What makes a good employer?
What makes for a good employer and how do you spot one? As an employee looking at thousands of job adverts, and even after an hour or two of job interviews, it’s hard to tell which companies are the shining stars who’ll go the extra mile to look after their people through thick and thin and which are the nightmare employers who do the minimum they can get away with. Here are our top five things to look for in choosing a good employer based on our own experience as employees and employers.
And employers take note, if you want to stand out from the pack and attract the best job seekers, take these as five top tips to make yourself a genuinely attractive employment option for candidates.
What Makes A Good Employer?
These are 5 things that make a good employer:
- They’re honest and straightforward
- They offer good pay and benefits
- They offer a good working environment
- They properly meet their legal obligations
- They share when times are good
1) Honest and Straightforward
It is usually a good sign if a company that is up front and honest in the recruiting process about what the job involves and how the company works. Job ads that clearly explain the role, how it fits in with the company and what’s needed to be successful are a good start. An interview process that gives you time to ask questions and find out what working there is really like. And people that answer questions honestly – give you the bad as well as the good.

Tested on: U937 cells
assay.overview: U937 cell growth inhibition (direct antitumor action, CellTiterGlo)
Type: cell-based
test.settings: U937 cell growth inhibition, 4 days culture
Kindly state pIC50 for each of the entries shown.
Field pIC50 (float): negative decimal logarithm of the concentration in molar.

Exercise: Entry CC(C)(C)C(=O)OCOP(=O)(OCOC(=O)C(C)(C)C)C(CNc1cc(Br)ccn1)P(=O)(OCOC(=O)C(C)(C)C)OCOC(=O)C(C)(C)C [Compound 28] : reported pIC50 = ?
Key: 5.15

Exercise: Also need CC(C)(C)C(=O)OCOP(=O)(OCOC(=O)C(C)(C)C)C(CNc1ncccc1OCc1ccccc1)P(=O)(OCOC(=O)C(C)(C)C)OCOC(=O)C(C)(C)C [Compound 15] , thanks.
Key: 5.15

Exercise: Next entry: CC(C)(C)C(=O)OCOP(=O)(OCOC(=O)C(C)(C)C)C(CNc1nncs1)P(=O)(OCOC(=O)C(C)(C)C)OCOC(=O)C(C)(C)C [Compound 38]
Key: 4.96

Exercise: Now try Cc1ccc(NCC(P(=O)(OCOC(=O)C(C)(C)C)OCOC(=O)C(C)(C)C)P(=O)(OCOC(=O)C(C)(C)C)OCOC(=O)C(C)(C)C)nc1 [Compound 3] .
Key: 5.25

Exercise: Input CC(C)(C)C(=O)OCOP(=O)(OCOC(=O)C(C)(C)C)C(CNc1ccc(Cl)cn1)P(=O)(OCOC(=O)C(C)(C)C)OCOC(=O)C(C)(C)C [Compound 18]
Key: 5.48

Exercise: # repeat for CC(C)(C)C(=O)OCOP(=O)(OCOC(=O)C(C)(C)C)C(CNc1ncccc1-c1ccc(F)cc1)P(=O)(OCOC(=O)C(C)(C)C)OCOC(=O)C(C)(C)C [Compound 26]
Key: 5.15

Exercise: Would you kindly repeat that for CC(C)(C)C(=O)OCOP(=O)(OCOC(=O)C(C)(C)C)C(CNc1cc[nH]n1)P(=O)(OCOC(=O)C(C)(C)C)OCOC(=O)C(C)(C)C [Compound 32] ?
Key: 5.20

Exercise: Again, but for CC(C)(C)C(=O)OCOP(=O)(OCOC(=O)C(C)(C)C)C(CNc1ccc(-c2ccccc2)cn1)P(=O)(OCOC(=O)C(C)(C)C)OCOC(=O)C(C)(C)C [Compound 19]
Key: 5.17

Big screaming alarm bells should go off in your head if the employer is evasive about the company’s prospects, previous employees or exactly what they want you to do when you join them. If in doubt, chat to some of the company’s current and more junior employees who are not trying to sell you on anything and ask them what they think and see if it’s the same as management told you – over a quiet pint or glass of wine if necessary.
2) Good Pay and Benefits
It’s obvious that you should only consider joining an employer if they pay well for the job. Check other job advertisements for similar positions and see if others are paying more, less or the same for the same kind of work. If it’s a lot more or less you should make sure you understand why – they could be trying it on, or alternatively there could be something that is ‘too good to be true’ about this job. You should also look at the lowest paid people in the organisation – are they paid the minimum the company can get away with or a more reasonable living wage?
Pay is about a lot more than just the basic salary. Is there a bonus scheme and does it usually pay out? Is there a pension scheme and does the company contribute to it? What about life insurance, health insurance, charity schemes or even childcare and gym membership discounts? For any but the smallest companies, the provision of these benefits may not be worth that much in itself, but they can be an important signal that the company believes in investing in its people. Even if companies don’t have huge budgets, they can still get imaginative and offer unusual perks that can make work that much more enjoyable.
3) Good Working Environment